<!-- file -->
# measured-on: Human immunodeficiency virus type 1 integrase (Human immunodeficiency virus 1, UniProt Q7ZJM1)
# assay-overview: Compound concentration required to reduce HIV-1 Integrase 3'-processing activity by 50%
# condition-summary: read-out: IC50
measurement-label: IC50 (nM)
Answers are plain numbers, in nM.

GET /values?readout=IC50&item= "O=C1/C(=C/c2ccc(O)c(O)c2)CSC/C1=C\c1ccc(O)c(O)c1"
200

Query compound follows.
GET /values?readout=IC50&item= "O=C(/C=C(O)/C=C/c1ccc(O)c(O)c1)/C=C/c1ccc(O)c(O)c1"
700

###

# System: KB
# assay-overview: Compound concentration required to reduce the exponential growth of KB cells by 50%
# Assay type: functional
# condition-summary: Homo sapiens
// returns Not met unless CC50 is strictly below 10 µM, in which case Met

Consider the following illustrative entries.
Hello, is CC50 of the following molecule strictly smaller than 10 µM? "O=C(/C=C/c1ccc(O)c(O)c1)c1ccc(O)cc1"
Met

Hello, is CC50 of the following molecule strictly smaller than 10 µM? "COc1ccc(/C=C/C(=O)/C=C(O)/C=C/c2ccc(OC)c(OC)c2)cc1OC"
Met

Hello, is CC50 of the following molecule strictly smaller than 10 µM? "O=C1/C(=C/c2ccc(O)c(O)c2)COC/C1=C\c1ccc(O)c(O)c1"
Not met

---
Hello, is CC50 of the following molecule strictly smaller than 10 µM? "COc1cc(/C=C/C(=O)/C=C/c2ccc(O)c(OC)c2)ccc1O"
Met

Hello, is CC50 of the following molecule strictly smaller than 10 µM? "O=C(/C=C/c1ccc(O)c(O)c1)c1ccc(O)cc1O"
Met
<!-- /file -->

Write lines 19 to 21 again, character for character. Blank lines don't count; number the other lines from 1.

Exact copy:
Met

Hello, is CC50 of the following molecule strictly smaller than 10 µM? "COc1ccc(/C=C/C(=O)/C=C(O)/C=C/c2ccc(OC)c(OC)c2)cc1OC"
Met